Al Jefferson’s career is a mixed bag of great numbers for himself and subpar results for his teams.
The Jazz big man is a double-double machine, able to score in the post and crash the boards with an efficiency few can match. When the Jazz acquired him from Minnesota in 2010, many saw it as an upgrade over the older, departed Carlos Boozer.
Jefferson, however, has also been to the playoffs just twice in his career. His most recent trip was as Utah’s main offensive piece in 2011-12 — which earned the Jazz an underwhelming eighth seed and first-round sweep to the Spurs.
With little team-wide improvement made this year, the Jazz appear headed toward a new era, one with younger big men Derrick Favors and Enes Kanter taking the soon-to-be-free agent’s place.
Jefferson’s reputation both among NBA circles and league fans is varied. Some focus on his stellar presence in the paint. Others look at why his teams have never contended with him as the main cog in the offense.
If Jefferson himself feels such an assessment is unfair, he need only look at another once-undervalued big man’s path to respect: Zach Randolph
Like Jefferson, Randolph paid his dues off the bench for two years before exploding as a double-double man in the post (Big Al put up 16.0ppg and 11.0rpg in his third year, Randolph 20.1ppg and 10.5rpg).
Like Jefferson, Randolph’s personal production didn’t mean all that much when it came to team success. Like Jefferson, Randolph made the playoffs just twice in his first nine years in the league.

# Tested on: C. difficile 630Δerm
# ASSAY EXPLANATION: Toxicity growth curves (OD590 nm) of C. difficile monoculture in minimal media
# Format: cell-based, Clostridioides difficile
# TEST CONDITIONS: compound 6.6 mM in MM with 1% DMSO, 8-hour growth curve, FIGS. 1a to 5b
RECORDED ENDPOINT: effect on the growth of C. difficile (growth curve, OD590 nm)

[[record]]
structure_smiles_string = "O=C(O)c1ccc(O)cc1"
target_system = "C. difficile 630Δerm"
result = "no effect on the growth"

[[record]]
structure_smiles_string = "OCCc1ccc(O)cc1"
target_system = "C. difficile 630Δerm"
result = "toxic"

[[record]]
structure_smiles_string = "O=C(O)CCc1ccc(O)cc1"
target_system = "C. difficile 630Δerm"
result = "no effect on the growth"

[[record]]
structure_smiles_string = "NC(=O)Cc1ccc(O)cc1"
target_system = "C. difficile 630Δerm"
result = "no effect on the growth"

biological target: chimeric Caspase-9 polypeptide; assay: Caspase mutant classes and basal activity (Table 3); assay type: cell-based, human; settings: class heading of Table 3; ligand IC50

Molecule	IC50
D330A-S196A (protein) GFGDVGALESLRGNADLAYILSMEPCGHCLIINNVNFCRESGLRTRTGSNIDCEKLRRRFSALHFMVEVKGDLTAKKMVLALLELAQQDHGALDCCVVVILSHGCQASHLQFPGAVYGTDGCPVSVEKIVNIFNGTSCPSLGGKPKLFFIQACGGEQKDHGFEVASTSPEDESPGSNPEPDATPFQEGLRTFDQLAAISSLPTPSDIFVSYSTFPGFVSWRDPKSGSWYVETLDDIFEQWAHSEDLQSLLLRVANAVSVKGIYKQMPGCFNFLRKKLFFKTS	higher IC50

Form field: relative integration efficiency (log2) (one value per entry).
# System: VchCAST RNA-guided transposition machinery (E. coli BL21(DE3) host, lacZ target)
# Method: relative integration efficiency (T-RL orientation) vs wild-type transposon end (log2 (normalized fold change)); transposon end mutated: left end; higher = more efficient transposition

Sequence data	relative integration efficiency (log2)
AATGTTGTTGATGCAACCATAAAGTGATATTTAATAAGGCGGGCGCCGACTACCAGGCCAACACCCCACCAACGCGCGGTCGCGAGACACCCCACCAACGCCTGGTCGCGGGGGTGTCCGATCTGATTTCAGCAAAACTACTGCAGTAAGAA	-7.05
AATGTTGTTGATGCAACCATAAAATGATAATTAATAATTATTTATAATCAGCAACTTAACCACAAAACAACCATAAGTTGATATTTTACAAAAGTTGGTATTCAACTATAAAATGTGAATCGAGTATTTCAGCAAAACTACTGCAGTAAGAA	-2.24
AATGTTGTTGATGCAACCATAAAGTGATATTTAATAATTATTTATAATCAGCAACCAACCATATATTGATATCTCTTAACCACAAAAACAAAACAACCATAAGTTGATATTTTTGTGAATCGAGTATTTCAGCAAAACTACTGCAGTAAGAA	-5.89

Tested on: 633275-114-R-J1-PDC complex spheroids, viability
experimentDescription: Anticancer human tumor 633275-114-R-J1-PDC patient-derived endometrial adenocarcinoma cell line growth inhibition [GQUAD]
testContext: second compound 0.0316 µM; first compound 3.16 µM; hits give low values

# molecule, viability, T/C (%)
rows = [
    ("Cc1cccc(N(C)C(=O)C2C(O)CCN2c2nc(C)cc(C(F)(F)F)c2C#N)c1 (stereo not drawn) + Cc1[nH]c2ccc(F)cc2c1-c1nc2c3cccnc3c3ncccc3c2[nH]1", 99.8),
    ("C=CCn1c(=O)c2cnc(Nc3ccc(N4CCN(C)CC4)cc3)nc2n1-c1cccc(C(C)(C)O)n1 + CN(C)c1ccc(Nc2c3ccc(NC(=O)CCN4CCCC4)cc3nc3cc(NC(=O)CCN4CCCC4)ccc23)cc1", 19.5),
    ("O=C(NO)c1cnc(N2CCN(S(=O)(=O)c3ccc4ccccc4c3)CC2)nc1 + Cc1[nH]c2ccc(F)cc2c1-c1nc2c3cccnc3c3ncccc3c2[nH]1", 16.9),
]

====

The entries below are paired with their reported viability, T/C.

And like Jefferson, Randolph bounced among three teams in those first nine years, highly touted upon arrival and gladly rid of upon departure.
Until Randolph landed in Memphis.
The former member of “Jail Blazers” era in Portland didn’t erupt with a career year with the Grizzlies. He didn’t average career highs in scoring or rebounding. Yet somehow, incredibly, Randolph’s “attitude problem” — as well as the whole team-can’t-win-with-him issue — disappeared.
Why? Randolph simply found the right fit (5:15 mark of video below).
It helped that Randolph’s teammates fit around him, as well. Gritty defenders. Willing passers. An identity.
Jefferson, on the other hand, is on a Jazz team stuck between the present and the future, with both sides boasting depth and similar skills at the same position. Utah appears to be leaning towards youth, a decision that apparently has them willing to risk letting Jefferson leave via free agency with nothing in return.
Assuming he does leave, the 28-year-old Jefferson will likely net the longest and most lucrative contract of his career.
For Jefferson, a player whose true value is still unanswered, the fit may be just as important as the money. Playing alongside a frontcourt player whose skills complement Jefferson’s — rather than duplicate them — could do wonders. Just look at what playing with Marc Gasol (instead of Eddy Curry ) did for Randolph.
In the end, it was Randolph’s teammates, not Randolph himself, that made him more valuable..
Don’t be surprised if the same holds true for Jefferson.